College is no ivory tower

The fall semester at UNC Charlotte will end in just four weeks.

It is no ivory tower I live in, no easy-spirited setting for youth to grow into adults.

Academe is a place where young people are asked to perform, again and again. They are measured – constantly. They must deal, each and every week, with one assessment or another.

Hardly any adult I know works in a world that involves this kind of constant pressure. Yet, those same adults have described the university world in halcyon terms – as if university life were just one extended party of sorts.

How many of those adults worked third shift in a warehouse when they went to college, came home after 12 hours of work, slept three, and the headed off to discussions, quizzes and exams? A student of mine, who has been doing this all semester, just explained, last week, why she looked so tired in class.

Many of my students are dealing with family crises. In one case, I have a 20-something student who is caring for two younger siblings while he juggles his work and school schedule. Another has to help take care of his father, who had heart surgery recently, so his mother can take care of the rest of the kids. A third – just last week – was the only family member available to drive his grandmother to the emergency room when she fell and broke her leg.

My students are frequently engaged in taking on a range of responsibilities during a time when they are supposed to be focusing on becoming adults – not taking over for them.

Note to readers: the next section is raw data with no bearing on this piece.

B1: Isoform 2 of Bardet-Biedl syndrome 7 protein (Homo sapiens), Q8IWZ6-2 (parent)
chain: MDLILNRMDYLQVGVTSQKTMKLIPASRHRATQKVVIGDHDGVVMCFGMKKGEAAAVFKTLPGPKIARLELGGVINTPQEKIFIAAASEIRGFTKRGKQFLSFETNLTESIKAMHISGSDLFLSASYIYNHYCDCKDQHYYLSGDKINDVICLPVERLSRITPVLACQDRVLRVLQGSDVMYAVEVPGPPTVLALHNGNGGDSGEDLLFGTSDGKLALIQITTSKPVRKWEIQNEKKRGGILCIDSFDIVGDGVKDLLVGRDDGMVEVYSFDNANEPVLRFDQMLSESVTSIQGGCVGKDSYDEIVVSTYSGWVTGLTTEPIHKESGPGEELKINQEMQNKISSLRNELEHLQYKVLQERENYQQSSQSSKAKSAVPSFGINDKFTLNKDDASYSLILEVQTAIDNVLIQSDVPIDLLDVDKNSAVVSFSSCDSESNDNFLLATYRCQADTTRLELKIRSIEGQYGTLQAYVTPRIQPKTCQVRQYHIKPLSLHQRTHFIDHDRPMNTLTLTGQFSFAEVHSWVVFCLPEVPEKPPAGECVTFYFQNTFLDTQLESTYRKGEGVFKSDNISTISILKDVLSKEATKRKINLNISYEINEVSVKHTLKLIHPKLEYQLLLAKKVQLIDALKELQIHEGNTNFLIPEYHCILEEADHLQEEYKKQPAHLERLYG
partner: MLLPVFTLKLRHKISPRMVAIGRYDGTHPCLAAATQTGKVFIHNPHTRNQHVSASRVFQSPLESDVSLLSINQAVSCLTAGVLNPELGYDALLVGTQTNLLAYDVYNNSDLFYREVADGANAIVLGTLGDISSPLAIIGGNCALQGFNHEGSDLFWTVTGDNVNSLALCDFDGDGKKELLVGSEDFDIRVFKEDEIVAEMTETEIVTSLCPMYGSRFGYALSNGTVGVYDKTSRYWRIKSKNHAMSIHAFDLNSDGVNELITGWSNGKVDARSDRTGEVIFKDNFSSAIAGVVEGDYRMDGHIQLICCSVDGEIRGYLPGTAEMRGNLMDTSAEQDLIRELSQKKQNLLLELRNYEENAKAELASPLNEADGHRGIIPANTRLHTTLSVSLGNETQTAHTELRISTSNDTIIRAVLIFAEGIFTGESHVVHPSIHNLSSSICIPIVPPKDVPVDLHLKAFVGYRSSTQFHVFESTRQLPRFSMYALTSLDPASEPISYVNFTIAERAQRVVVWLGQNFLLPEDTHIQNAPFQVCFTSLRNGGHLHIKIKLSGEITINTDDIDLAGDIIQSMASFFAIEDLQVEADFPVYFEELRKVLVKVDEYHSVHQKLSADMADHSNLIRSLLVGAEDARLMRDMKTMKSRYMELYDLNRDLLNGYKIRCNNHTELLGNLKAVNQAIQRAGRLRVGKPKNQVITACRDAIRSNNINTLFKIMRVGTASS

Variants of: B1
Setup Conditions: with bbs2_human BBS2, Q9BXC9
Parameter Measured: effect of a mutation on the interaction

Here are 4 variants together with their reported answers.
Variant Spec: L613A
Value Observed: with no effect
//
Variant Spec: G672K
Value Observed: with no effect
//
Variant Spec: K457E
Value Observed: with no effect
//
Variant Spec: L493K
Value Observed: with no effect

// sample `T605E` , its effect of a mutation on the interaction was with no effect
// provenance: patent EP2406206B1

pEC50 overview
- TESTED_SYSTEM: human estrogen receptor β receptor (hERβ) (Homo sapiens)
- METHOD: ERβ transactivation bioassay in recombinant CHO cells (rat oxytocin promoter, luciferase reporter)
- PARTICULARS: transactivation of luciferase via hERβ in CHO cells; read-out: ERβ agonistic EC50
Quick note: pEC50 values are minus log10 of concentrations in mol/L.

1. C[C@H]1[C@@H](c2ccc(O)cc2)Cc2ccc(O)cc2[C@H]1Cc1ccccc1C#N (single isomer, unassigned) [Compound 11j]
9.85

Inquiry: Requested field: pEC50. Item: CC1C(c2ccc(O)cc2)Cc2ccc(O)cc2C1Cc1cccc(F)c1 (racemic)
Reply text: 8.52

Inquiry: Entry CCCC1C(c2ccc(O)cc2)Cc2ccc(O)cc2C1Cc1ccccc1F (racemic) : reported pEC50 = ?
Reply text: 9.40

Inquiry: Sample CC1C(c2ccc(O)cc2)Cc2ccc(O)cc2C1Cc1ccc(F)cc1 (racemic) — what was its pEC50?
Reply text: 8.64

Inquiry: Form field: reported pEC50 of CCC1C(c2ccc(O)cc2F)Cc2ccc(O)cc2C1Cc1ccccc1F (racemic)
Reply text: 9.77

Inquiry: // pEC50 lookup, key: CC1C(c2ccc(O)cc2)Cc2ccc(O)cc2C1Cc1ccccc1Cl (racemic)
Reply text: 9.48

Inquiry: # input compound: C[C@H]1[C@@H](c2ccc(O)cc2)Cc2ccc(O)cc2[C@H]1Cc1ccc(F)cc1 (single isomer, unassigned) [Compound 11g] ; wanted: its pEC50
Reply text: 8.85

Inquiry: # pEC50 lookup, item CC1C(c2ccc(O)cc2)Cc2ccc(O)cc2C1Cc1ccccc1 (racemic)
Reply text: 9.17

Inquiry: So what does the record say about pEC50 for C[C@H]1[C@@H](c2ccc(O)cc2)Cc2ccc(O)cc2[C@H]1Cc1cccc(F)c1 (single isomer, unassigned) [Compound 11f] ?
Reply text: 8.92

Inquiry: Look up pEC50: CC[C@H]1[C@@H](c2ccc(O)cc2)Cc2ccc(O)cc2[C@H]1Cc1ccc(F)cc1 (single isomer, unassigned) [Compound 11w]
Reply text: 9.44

University life can be a pressure-cooker for these young people.

Some of them are dealing with internal issues; I have three students in one small class who are battling with medically diagnosed depression. Doctors are tinkering – as they must – with medication and trying to get it right at the same time that the student can hardly afford the usual side effects of that self-same tinkering. Some can’t sleep at all. Some oversleep.

Years back, a student of mine with chronic depression finally came to see me after battling the disease all semester.

“You know what it’s like,” she said, “when you are leaning back on a chair and it falls backward?”

Yes, I said, I knew about free fall.

“That’s how it feels to wake up in the morning,” she told me.

It’s no wonder that I’ve had three students in the past two weeks fighting tears when they’ve finally come to tell me about all the difficulties in their path. Despite my invitations to do so as soon as those difficulties are seriously impeding their ability to do well in my class, many young people I encounter are proud and self-sufficient. They don’t want to ask for special consideration. They don’t want to appear weak.

They won’t be emailing me or coming to my office until their struggles seem insurmountable.

We are four weeks from the close of the semester, and my students are writing their last papers, preparing their last exams and their final exams. They face a lot more assessment of their performance, of their skill sets, of their smarts.

I will watch them, these last weeks, for the signs of shakiness, depression, anxiety that have caused some students I have known to free fall.

This is no ivory tower.

Barbara Thiede is a freelance writer: